Fri31 Mar03:00pm(15 mins)
Gilbert Scott Room 250
The Covid-19 pandemic created "impossible" changes, which became a social experiment worldwide and had different consequences for the adaptive behavior of different birth cohorts and in Lithuania. Those changes are related to work, family relationships, and prospects. This presentation analyzes the 1990-2000 cohorts whose early socialization took place during the period of transformation after the end of the Soviet regime when Lithuania regained its independence in 1990. The life scenarios of these cohorts have been affected not only by changes in political, economic, and social life but also by the adaptive behavior of their parents, which varies from successful adaptation to very complicated ones. In cases where, for various reasons, parents cannot adapt during the period of transformation, children must assume their parents' responsibilities and obligations in the family. Such experiences influence their subsequent life scenarios related to profession, job change, and family. And during the Covid-19 pandemic, initiatives are taken that would not even be considered in "normal" times.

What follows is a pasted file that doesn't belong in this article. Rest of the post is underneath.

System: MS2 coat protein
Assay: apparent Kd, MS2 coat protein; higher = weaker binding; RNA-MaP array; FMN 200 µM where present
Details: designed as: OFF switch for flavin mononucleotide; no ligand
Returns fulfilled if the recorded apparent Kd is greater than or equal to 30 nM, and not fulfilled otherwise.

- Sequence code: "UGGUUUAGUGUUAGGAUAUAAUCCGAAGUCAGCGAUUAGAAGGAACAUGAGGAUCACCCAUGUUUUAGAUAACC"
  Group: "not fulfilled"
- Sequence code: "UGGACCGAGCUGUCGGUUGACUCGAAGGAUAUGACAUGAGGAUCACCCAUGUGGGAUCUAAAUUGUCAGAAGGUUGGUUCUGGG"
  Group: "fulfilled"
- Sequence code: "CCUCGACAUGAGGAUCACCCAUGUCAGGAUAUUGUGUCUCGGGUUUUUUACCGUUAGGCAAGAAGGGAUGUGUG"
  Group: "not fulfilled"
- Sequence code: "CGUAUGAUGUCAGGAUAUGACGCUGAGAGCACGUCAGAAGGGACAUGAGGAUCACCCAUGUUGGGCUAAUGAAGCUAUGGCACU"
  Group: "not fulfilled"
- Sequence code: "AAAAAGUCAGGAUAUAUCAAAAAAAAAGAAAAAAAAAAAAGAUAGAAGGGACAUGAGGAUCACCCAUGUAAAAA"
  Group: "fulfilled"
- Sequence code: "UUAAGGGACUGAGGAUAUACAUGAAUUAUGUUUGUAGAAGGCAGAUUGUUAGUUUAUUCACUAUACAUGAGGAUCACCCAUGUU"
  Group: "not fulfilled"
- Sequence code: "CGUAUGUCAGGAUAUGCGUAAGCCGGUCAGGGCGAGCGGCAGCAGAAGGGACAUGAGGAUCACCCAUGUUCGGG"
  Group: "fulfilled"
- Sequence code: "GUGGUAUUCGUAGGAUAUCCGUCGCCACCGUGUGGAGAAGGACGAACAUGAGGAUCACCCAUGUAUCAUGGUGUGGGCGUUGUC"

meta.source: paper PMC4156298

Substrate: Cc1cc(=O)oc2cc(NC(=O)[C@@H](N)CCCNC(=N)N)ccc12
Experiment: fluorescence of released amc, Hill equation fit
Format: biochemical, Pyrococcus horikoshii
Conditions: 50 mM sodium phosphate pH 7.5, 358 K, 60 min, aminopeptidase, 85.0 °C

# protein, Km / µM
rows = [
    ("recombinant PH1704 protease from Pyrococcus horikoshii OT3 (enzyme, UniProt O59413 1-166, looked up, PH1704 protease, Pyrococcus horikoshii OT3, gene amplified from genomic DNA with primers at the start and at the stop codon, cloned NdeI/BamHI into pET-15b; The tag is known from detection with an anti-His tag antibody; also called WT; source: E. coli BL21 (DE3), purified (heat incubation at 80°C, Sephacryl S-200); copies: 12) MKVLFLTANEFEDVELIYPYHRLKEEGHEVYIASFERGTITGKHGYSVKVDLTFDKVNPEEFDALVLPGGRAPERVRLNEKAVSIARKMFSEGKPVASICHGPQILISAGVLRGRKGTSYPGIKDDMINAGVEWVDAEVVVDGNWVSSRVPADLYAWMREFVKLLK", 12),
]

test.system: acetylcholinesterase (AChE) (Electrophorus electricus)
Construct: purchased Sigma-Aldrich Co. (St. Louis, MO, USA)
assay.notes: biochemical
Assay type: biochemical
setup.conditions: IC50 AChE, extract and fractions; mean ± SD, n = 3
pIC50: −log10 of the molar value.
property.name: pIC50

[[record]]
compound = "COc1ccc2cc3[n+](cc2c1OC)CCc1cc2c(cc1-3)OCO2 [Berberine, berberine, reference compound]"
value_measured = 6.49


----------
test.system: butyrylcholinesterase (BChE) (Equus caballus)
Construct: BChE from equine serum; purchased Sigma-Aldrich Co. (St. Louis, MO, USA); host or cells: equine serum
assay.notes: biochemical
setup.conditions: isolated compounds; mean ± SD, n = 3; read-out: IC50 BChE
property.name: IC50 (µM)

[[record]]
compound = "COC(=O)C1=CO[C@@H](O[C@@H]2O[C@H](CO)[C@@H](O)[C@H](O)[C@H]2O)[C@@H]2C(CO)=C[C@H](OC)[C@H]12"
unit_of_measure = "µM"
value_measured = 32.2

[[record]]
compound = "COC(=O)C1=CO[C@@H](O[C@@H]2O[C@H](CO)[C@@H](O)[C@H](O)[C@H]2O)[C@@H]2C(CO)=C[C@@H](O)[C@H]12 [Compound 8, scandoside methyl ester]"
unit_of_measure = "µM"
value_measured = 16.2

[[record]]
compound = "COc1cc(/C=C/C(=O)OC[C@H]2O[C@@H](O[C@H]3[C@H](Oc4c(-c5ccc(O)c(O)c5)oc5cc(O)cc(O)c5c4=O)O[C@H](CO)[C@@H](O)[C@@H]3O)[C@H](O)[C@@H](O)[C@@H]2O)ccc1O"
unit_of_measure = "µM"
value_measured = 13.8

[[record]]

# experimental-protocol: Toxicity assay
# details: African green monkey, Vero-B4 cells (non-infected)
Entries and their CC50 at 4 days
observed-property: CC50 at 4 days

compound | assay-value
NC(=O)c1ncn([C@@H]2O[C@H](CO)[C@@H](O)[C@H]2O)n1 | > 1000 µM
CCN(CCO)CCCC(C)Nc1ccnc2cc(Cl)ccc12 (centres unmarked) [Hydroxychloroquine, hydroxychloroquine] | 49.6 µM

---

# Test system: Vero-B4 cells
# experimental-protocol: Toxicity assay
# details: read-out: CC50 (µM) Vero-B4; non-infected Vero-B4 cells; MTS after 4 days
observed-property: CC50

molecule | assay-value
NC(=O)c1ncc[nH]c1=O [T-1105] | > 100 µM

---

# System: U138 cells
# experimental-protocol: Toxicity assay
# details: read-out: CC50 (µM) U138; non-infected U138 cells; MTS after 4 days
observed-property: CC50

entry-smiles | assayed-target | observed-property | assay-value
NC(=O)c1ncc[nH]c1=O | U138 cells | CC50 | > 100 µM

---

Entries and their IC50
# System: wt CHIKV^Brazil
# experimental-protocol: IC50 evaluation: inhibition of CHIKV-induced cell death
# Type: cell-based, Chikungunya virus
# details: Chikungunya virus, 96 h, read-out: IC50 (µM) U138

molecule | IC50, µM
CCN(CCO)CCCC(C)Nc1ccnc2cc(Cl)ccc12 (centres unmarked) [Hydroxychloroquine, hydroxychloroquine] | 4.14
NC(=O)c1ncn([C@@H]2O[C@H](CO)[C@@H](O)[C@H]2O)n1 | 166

The behavioral patterns of these cohorts are analyzed in terms of the effects of internal and external adapters, as suggested by Riesman, Glazer, and Denney (1989). The presentation is based on 40 life story interviews collected within the framework of the ongoing project "Growing up in Independent Lithuania: Life Courses of 1980-2000 Cohorts, Behavioral St